Fingerpicks


#1

After swearing off fingerpicking for the last year and a half while I focused on flatpicking, I’ve decided to devote some more time to it. This time, I’m trying to learn to use thumb and fingerpicks, but I’m concerned I’m going to damage my guitar with the fingerpicks. Maybe it’s just my poor technique, but my picks seem to hit the top of the guitar periodically. I tried sliding my picking hand forward so that it’s more over the sound hole (and less likely to make contact with the guitar), but it seems unnatural.

Is there an easy solution? Will my technique eventually smooth out to the point I don’t have to worry about my guitar?


#2

No good answers from me, I never could get comfy thumb and finger picks. I try it now and again, but I have never committed to it. When I play fingerstyle, I generally play more over the sound hole as I like the tone, so from my perspective, that’s not all bad. I also anchor with my pinkie. That is something I have at times regretted, and other times, I think it’s a good thing. I do have good control as a result. Anyway, I generally don’t have problems hitting the top with fingerpicks. With a flatpick, I drag my fingers and sooner or later, I’ll have some relic’d tops, but that is a whole different story. I will say this… if you are concerned about it until you get your flying fingers reigned in, you could use a flamenco golpeador. Here’s one such thing:
elderly.com/accessories/items/KOUTP.htm
Note: In theory, one is supposed to remove them when not in use.


#3

That’s a neat product, but the MacGyver in me says I can make something similar out of something I already have. Maybe a piece of rubber shelf liner temporarily clipped to the soundhole would work.


#4

I love the MacGyver moments in life. You could also choose your shelf liner to coordinate with a shirt… now that’s spiffy!


#5

Seems my fingers are already settling down a bit. I don’t think hitting the guitar is going to be a problem for me much longer.

Now, my issue is string noise. I thought there was a thread about this in the banjo section, but I couldn’t locate it. At times, I can keep the noise to a minimum and other times it is really annoying, but I can’t pinpoint exactly what I’m doing different. Anybody got any technique advice for me?


#6

Going back to my brief foray into classical, the big emphasis at the start was on tone. Instead of swinging or striking at the string, there was a three part process. Place the finger on the string, press the string, then release through the string (initially taught as a rest stroke). I think the terminology was plant, pressure, release. Of course, these three steps occur so quickly at normal playing speed that they are hard to discern. Thus, one has to slow the note making down to a very methodical speed. Also the movement was supposed to not use the smallest joint (the one towards the tip) to avoid plucking and get maximum drive. The idea was that one plays “into” the top, keeping the movements close to the soundboard. I have no idea if those thoughts will help with finger picks, but I throw them up against the wall to see if something sticks.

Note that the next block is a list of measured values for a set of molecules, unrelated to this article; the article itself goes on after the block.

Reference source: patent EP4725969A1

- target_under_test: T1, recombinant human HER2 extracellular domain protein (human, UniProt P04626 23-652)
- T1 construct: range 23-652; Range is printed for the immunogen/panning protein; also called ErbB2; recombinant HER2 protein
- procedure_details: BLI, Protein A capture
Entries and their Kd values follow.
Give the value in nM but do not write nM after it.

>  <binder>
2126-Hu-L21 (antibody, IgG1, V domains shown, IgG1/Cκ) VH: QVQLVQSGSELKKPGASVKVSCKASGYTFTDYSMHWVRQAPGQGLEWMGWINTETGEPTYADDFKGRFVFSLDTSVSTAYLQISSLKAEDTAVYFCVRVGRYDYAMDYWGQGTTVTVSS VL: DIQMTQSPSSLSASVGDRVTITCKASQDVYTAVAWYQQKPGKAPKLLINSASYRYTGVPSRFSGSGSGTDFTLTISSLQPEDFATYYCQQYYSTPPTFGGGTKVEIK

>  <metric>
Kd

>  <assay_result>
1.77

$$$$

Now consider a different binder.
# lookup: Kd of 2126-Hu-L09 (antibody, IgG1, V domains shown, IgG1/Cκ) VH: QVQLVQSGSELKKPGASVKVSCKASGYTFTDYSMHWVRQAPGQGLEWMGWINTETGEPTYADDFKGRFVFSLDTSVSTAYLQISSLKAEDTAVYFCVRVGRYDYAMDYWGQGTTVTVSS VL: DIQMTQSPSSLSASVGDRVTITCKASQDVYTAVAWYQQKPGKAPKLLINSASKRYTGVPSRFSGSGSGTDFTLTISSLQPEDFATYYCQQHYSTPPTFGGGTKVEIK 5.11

#7

Good stuff. Seems like it might be a little beyond my abilty at the moment, but I’ll give it a try.


#8

I’ve had similar problems with string noise myself. When you’re molding the picks to your fingers, make sure that they’re flat against the strings when you pick. That should get rid of most of the string noise.


#9

Thanks. I do notice my picks are hitting the strings at an angle. If I could get my right hand in more of a classical guitar postion the picks would strike perpendicular to the strings, but when I shift my hand to palm mute for Travis picking everything gets tilted at an angle.

I’ll try reshaping the picks. Guess I’ll need to get one set of finger picks for guitar and one for dobro so I don’t have to continually reshape the picks.


#10

before my flat picking adventures I finer picked for around 10 years. I could never get used to wearing picks and finally decided to quit attempting them at one point and simply used my fingers.


#11

I’ve resisted using finger picks on guitar for a long time, too, but since I starting using them on dobro, it didn’t seem so daunting. And, I love the volume I can get, now.

Are you back home, oldhat?


#12

Yep got in this weekend.

Just getting caught up with the grass cutting, honey-do’s, etc. Today will be a day of wearing a couch on my back playing guitar.
Gonna try and coax my daughter into doing some vocals for Hard Times today.

Wanted to mention that I also tried to grow my finger nails out back-in-the-day for finger picking…that never worked…kept breaking them doing daily work.


#13

Have you ever tried Fred Kelly speed (thumb) picks? They are a bit different. I have a couple and I could send you one if you are interested in trying. It’s not something I have found stocked locally (I ordered them).


#14

I hadn’t looked at the Fred Kelly picks before. Interesting, but the speed pick looks like it has a pretty small blade and I’m not so sure that’s what I need with my D18. I get a pretty bright sound with the metal finger picks, so I think I need to get all the thump I can out of my thumb pick.

I need to order up several different models and A/B them. The picks I’ve been using are the ones that came with the dobro when I bought it in a Louisville pawn shop back in the early 90’s. I’m using a National thumb pick and Dunlop finger picks, but up until now hadn’t been serious enough about finger picking to consider other options.

Hope this doesn’t lead me to the point where I need a $25 pick on each finger.